ARM Memory Map / Basic Instructions

 ARM Memory Map

(high address to low address)
OS and Memory-Mapped IO
Dynamic DataStack and heap
BSSUninitialized global data
Zero-initialized global data
Static data
DataInitialized global data
TextMachine code (read only)
Exception Handlers

View the memory map using “size”

$ gcc -O foo.c -c
$ size foo.o
   text    data     bss     dec     hex filename
     52       0       0      52      34 foo.o

Program Execution

Interactions between CPU, registers, and memory. Each instruction (4 bytes) handles the data from registers (more frequently) and memory.


Each ARM register is 32 bits wide. There are 30 general purpose registers (6 status registers, 1 program counter).

r0 to r12, general
r13, stack pointer,
r14, subroutine Link Register
r15, program counter

Basic Type of Instructions

Compute the sum (or difference) of two registers, and store the value in a register.

Move the contents of one register to another

In C:
a = b + 10;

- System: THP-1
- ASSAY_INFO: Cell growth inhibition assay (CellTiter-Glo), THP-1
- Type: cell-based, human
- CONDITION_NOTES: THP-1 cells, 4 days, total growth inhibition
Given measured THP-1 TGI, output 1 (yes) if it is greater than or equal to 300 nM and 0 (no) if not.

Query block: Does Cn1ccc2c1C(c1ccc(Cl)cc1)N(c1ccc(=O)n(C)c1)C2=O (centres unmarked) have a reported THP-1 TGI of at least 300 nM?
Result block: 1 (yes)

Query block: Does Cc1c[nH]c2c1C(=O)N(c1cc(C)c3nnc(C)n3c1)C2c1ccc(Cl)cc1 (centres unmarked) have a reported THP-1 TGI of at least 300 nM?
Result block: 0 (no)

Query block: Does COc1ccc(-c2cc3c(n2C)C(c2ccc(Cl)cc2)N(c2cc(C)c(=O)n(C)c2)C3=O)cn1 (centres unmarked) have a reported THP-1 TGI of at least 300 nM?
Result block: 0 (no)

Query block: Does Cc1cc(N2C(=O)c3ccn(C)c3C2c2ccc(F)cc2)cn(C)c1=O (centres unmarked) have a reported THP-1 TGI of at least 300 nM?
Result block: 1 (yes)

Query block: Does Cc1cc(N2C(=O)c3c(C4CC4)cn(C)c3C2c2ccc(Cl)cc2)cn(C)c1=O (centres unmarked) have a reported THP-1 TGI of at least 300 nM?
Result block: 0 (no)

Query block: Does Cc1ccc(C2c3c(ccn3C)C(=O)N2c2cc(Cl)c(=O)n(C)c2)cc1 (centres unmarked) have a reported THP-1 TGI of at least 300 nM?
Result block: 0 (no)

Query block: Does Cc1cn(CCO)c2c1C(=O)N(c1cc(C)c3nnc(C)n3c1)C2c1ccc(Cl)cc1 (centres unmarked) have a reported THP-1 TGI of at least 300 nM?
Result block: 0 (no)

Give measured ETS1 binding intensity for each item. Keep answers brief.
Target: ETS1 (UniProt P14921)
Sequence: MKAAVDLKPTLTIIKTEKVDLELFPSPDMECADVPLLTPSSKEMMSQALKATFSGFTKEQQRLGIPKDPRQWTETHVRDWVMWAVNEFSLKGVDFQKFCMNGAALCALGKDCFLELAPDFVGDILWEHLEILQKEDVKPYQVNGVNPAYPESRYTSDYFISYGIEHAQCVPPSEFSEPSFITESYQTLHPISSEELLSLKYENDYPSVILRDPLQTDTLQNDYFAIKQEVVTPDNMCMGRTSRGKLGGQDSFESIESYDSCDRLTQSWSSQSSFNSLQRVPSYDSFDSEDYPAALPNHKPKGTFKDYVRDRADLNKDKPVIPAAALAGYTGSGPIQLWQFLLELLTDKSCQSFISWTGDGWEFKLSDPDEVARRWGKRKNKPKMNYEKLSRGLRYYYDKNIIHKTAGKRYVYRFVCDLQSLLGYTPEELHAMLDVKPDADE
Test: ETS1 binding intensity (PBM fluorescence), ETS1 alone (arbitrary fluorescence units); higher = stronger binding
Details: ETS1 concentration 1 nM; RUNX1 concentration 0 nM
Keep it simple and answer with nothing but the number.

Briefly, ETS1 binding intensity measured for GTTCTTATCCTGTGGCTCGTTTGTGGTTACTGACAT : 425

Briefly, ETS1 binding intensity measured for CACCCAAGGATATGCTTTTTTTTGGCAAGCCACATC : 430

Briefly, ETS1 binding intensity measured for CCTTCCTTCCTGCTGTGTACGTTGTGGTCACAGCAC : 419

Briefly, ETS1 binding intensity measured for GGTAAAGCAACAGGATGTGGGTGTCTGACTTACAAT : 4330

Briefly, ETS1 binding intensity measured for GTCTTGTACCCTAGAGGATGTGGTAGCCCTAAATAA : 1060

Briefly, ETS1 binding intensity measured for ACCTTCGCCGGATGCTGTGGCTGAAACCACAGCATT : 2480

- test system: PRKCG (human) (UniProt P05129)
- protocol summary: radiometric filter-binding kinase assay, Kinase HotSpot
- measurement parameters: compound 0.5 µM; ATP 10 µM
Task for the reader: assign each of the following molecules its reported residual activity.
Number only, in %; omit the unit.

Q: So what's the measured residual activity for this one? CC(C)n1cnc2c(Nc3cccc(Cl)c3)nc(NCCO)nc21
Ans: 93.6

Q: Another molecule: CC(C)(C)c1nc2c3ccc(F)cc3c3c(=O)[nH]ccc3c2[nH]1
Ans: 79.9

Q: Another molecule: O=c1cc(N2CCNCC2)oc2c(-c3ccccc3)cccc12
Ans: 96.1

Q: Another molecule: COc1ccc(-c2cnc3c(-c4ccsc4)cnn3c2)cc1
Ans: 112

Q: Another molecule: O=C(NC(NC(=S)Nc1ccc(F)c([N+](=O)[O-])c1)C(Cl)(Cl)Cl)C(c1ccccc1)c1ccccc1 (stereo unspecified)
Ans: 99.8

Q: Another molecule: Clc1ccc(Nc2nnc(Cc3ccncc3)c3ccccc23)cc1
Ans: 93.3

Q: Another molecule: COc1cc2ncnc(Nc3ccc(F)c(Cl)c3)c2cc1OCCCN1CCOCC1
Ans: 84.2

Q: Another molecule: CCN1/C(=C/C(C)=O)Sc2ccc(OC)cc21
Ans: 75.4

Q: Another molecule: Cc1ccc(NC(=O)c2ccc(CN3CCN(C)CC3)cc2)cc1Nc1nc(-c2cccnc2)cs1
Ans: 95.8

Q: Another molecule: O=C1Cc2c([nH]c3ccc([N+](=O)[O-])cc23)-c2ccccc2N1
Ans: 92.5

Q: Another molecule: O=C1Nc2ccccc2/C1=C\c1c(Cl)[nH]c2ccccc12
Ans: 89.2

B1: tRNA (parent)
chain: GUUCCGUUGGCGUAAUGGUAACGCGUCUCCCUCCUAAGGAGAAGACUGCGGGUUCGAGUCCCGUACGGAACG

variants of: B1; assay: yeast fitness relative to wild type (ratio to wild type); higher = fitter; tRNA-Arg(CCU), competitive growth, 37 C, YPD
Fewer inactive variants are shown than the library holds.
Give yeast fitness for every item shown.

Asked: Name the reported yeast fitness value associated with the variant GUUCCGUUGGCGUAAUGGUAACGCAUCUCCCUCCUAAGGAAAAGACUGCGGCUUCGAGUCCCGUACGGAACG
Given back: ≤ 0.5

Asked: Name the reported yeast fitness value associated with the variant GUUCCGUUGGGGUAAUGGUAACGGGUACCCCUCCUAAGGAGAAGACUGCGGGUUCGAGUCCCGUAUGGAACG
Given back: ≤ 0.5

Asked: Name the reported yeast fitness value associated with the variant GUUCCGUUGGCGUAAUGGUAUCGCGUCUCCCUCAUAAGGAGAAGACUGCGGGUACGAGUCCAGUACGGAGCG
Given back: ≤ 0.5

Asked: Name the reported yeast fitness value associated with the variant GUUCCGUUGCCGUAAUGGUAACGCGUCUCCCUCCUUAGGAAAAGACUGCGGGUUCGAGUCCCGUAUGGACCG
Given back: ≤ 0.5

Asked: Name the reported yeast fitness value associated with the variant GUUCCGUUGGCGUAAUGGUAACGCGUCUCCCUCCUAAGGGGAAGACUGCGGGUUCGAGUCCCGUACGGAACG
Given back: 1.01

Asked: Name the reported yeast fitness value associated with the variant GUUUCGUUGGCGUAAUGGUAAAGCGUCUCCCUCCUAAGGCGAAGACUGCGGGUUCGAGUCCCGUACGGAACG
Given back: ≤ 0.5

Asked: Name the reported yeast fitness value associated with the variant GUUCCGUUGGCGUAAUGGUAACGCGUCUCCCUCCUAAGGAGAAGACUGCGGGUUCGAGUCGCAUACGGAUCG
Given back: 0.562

ADD r0, r1, #10

#10 is an immediate (constant), which has fixed length of 4 bytes.

Assignment Instructions

In C:
a = b; // a and b are integers
a = 10;

mov r0, r1 @r0 = r1

Data Transfer

Separate instructions to transfer data between registers and memory:

Load/store Syntax

LDR r0, [r1]
STR r0, [r1]

In Little Endian machines (ARM and Intel x86), the least significant byte (like 5 in 0x00000005) goes into the lowest memory address (like 0x200 of 0x200 to 0x0203).

Variations on LDR/STR

LDRH r0, [r1] @ r1 points to 2 bytes (unsigned)
LDRSH r0, [r1] @ r1 points to 2 bytes (signed)
LDRB r0, [r1] @ r1 points to 1 byte (unsigned)
LDRSB r0, [r1] @ r1 points to 1 byte (signed)
STR r0, [r1] @ store 4 bytes
STRH r0, [r1] @ store least significant 2 bytes
STRB r0, [r1] @ store least significant byte

There’s no STRSH or STRSB, since the two bytes or one byte can be signed or unsigned. Raw data in r0 ought not be changed.

Published on October 19, 2015